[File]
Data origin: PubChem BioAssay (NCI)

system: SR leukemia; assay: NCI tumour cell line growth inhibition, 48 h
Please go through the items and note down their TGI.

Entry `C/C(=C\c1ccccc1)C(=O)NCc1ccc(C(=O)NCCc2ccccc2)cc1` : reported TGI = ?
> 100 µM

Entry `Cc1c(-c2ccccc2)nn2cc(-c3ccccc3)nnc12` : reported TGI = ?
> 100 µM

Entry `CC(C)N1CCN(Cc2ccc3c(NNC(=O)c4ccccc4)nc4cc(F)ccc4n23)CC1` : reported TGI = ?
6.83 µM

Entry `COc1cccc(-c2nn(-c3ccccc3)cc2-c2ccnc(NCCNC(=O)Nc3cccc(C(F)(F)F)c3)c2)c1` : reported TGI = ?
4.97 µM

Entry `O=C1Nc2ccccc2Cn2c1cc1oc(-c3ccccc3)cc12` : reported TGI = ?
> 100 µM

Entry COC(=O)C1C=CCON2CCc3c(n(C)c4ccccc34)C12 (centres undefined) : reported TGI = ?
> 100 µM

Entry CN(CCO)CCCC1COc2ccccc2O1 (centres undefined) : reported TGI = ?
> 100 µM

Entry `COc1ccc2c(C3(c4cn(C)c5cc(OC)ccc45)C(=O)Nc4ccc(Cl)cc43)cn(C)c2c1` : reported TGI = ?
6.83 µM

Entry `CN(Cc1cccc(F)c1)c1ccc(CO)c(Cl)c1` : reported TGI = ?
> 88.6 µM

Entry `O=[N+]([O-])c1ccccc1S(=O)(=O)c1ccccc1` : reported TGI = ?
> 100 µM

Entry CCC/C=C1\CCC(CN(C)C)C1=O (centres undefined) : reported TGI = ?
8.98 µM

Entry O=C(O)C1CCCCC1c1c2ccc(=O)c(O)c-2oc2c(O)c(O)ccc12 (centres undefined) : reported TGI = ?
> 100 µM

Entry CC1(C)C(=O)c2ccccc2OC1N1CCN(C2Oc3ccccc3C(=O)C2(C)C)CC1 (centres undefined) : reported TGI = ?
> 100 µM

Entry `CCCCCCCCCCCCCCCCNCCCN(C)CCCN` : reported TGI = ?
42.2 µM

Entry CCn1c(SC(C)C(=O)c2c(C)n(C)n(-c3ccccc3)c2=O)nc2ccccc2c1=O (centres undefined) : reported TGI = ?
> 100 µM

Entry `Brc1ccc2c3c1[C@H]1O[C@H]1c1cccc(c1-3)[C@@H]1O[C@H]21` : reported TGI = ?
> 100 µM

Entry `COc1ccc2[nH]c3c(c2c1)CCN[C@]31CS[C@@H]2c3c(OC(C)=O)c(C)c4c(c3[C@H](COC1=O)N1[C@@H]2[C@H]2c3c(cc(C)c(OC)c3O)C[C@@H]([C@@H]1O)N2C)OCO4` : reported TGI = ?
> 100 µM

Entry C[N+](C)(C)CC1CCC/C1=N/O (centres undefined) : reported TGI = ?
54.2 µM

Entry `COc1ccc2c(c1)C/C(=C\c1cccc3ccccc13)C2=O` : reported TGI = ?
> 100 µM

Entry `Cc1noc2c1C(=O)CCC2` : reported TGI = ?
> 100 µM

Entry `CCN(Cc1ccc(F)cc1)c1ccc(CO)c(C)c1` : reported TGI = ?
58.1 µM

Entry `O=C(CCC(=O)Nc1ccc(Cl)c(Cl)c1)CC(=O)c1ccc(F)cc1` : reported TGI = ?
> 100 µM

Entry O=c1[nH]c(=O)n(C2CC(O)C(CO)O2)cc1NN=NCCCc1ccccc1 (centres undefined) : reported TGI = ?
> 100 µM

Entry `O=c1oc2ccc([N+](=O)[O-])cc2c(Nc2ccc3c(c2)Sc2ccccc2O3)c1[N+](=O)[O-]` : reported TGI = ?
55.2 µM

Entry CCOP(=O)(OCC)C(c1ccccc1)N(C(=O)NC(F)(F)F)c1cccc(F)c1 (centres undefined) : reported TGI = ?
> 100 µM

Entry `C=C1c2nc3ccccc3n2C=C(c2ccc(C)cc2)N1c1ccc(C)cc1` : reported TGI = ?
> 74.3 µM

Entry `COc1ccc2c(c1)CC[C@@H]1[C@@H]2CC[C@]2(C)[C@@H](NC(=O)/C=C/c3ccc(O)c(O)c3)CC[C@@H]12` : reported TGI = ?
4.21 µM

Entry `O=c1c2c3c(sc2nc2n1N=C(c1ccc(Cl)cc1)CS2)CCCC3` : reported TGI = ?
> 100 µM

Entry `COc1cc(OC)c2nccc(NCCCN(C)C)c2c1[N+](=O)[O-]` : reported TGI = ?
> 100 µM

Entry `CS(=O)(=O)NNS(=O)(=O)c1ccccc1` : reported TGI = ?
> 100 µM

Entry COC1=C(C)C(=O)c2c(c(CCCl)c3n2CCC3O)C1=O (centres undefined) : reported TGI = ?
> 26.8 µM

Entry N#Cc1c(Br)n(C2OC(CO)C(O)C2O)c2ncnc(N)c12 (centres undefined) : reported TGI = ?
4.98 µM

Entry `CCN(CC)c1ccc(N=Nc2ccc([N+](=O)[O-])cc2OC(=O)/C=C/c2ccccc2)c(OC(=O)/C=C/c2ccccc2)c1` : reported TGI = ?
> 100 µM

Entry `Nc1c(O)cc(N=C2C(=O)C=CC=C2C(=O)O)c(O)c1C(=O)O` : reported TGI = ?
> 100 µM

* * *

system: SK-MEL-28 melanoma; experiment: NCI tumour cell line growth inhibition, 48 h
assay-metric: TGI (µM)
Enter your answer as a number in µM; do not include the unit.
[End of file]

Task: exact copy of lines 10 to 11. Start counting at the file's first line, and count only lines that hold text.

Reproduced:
Entry `COc1cccc(-c2nn(-c3ccccc3)cc2-c2ccnc(NCCNC(=O)Nc3cccc(C(F)(F)F)c3)c2)c1` : reported TGI = ?
4.97 µM